Minimally Invasive Joint Clean-Up – Cheilectomy Procedure

Arthritis of the big toe joint, also known as hallux limitus or hallux rigidus, is a common disorder that can cause significant pain and limitation in movement. There are a variety of treatment options available for this condition, both surgical and non-surgical. At District Foot and Ankle, we employ a minimally invasive approach for a surgical procedure known as a cheilectomy.

What is arthritis and why does it affect the great toe joint?

Arthritis is a general term used to describe inflammation of a joint. There are many different types of arthritis, but the most common type that affects the big toe joint is called osteoarthritis. Osteoarthritis is a degenerative condition that occurs when the cartilage that cushions the bones starts to break down. This can happen for a variety of reasons, including age, injury, or overuse. When the cartilage breaks down, it allows the bones to rub against each other, which can cause pain, swelling, and stiffness.

Arthritis is graded depending on how severe it is in the joint. As arthritis progresses, the range of motion in the joint decreases, but the extent of cartilage injury, and pain will increase. The severity of arthritis in the big toe joint will dictate what treatments can be offered from both a conservative and surgical standpoint.

Hallux limitus is a term used to describe arthritis in the big toe joint. Hallux refers to the big toe, and limitus refers to limited motion. As arthritis progresses, the motion can be significantly reduced to the point that there is essentially no motion in the joint. In this case, the condition would be referred to as “hallux rigidus “.

Reasons for arthritis to develop include wear and tear with age, trauma, gout, other inflammatory arthritis conditions, and biomechanical issues.

What is a cheilectomy?

A cheilectomy is a procedure that involves cleaning up the joint and removing painful bone spurs. Classically, the procedure has been accomplished through a large incision placed on top of the joint to expose the joint completely. A surgical saw is used to remove prominent spurs and then the large incision needs to be closed with sutures.

The advantage of the “open” approach is complete visualization of the joint. If a loose bony fragment is stuck in the joint, it can be much easier to retrieve with an open approach. If there is a focal cartilage defect (called an osteochondral lesion) it is much easier to fix through an open approach.

The disadvantage of the open approach is the amount of soft tissue dissection needed to expose the joint. This means there will be more swelling, inflammation, and scar tissue formation after the procedure heals. A larger incision is also more likely to become infected.

Through a minimally invasive approach, the joint is accessed through a small “poke” incision and a surgical bur is introduced to remove and shave the spurs. This approach offers many benefits, including shorter procedure time, less anesthesia exposure, smaller scar, less swelling and post-op pain, and less chance for scar tissue to develop after the procedure.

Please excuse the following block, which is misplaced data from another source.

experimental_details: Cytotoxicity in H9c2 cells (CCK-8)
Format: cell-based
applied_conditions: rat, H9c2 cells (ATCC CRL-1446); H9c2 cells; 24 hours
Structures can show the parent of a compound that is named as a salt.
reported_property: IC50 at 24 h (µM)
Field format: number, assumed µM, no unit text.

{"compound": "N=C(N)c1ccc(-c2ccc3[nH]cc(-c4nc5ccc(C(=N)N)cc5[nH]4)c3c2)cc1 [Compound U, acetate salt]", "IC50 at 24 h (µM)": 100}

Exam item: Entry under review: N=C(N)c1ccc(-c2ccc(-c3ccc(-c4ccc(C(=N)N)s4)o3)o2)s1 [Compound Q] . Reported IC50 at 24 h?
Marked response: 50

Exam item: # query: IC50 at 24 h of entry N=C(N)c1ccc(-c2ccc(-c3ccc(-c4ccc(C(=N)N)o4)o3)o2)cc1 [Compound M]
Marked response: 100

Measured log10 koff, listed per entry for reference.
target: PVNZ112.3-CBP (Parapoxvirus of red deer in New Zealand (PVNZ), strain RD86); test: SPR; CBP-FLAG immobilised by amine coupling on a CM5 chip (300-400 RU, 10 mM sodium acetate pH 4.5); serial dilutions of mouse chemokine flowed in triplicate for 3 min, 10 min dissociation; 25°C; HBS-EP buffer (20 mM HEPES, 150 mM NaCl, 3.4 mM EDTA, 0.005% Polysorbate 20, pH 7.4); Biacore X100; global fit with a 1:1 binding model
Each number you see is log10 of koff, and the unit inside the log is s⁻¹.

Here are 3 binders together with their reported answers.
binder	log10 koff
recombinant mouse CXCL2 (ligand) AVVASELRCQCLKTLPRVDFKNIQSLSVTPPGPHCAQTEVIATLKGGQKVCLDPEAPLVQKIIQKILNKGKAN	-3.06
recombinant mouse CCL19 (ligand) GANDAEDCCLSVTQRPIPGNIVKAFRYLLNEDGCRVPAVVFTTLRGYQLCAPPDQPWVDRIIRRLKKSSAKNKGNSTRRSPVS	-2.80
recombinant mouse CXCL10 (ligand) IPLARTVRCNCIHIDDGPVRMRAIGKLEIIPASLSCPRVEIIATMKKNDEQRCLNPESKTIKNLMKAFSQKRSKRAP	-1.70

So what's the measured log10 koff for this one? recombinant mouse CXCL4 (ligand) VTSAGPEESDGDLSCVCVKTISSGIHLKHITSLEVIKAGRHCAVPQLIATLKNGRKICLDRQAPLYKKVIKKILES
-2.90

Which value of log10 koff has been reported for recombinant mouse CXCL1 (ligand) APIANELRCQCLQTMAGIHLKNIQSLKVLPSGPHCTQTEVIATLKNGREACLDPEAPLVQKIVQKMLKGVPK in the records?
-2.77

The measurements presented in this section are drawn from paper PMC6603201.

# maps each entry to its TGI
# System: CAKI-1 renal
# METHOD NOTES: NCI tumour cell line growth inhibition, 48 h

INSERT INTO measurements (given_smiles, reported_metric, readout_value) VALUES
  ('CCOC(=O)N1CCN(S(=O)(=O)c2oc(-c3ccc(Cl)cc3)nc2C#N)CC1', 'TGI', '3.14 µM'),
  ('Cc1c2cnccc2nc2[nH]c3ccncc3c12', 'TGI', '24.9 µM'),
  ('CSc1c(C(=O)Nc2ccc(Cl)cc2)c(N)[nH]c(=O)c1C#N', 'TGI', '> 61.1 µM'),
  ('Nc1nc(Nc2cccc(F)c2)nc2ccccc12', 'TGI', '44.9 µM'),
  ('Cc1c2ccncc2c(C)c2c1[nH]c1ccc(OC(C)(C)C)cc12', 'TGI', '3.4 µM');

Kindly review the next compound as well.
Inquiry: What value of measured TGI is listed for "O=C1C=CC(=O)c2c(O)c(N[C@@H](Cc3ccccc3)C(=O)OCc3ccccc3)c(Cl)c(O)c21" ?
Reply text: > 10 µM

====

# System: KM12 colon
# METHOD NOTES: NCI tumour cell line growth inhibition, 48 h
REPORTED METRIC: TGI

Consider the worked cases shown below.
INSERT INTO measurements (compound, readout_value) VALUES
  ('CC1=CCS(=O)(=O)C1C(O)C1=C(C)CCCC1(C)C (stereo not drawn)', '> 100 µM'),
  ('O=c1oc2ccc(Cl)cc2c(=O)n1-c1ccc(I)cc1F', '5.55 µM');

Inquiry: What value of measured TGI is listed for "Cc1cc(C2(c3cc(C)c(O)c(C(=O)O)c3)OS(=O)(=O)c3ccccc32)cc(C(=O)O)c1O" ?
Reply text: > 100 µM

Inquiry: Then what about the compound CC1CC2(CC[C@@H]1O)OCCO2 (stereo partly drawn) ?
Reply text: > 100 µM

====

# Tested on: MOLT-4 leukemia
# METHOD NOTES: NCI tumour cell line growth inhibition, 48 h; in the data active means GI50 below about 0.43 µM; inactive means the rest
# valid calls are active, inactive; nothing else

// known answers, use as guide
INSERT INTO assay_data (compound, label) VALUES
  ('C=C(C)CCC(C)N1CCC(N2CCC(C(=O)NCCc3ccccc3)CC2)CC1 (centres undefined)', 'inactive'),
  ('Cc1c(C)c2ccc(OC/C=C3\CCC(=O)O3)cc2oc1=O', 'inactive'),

Will a cheilectomy work for me?

The cheilectomy can be an extremely powerful procedure but a careful evaluation pre-op is needed to make sure the patient would do well with the procedure. Patients tend to do better with this procedure with more mild-to-moderate arthritis and primarily with a painful spur on top of the joint. If a patient has pain through the ENTIRE range of motion of the joint, they will typically not do well with this procedure, they may do worse because the procedure will increase the range of motion in a joint that is painful and arthritic which may make it even more painful.

What about a joint implant replacement?

Many joint replacement procedures exist for the great toe joint. If any benefit is attained from a joint replacement, in our experience (and according to many medical and orthopedic studies), relief does not last very long. The problem with a joint replacement is that if the procedure needs to be revised, when the implant is removed, it leaves a rather large defect of bone that will require bone grafting (which is either a donated graft or graft obtained elsewhere from the patient).

How is really bad arthritis treated surgically?

For end-stage arthritis of the great toe joint, from a surgical standpoint, we recommend a fusion (arthrodesis) of the joint. With this procedure, the remaining cartilage is removed from the joint and the toe is fused/locked in an acceptable position. This is a tried and tested procedure that many people do well with including the more active population, like runners.

If you’re suffering from hallux limitus or hallux rigidus, there are a couple of options for treatment. You could try orthotics, which can help realign your toe and relieve pain. Other conservative options include corticosteroid injections, PRP injections, radial shockwave treatment, and class 4 laser treatment. Or you might opt for surgery, which can be effective in correcting the problem. Ultimately, the best course of treatment depends on your situation. At District Foot and Ankle, we specialize in minimally invasive surgery with a cheilectomy procedure that can provide significant relief from pain and limitation in movement.